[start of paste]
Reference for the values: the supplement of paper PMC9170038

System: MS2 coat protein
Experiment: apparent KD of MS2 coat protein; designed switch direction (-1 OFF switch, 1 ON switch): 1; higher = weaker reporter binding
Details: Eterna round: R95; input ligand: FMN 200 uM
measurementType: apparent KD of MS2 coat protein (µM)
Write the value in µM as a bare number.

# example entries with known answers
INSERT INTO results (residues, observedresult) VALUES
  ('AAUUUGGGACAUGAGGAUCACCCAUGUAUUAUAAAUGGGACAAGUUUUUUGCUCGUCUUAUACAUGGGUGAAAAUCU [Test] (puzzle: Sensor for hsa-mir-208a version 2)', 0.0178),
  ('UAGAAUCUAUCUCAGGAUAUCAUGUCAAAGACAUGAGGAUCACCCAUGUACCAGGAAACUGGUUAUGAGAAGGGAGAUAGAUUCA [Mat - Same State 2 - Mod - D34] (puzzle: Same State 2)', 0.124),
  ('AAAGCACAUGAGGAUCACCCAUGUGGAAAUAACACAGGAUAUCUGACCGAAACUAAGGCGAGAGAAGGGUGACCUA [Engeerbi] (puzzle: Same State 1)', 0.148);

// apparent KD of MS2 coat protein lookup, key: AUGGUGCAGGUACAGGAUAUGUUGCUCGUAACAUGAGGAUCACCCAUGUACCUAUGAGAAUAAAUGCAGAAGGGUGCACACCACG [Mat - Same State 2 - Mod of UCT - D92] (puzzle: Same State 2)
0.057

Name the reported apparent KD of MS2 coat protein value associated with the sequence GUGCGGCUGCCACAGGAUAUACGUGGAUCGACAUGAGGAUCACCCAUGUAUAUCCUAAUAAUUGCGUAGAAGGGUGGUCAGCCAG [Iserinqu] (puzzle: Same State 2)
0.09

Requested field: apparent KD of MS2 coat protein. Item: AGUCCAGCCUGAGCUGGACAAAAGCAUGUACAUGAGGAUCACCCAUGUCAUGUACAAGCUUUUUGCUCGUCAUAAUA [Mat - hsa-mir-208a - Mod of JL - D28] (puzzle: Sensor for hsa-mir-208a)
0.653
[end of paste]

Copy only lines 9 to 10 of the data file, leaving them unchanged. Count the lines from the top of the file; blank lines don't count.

  ('AAUUUGGGACAUGAGGAUCACCCAUGUAUUAUAAAUGGGACAAGUUUUUUGCUCGUCUUAUACAUGGGUGAAAAUCU [Test] (puzzle: Sensor for hsa-mir-208a version 2)', 0.0178),
  ('UAGAAUCUAUCUCAGGAUAUCAUGUCAAAGACAUGAGGAUCACCCAUGUACCAGGAAACUGGUUAUGAGAAGGGAGAUAGAUUCA [Mat - Same State 2 - Mod - D34] (puzzle: Same State 2)', 0.124),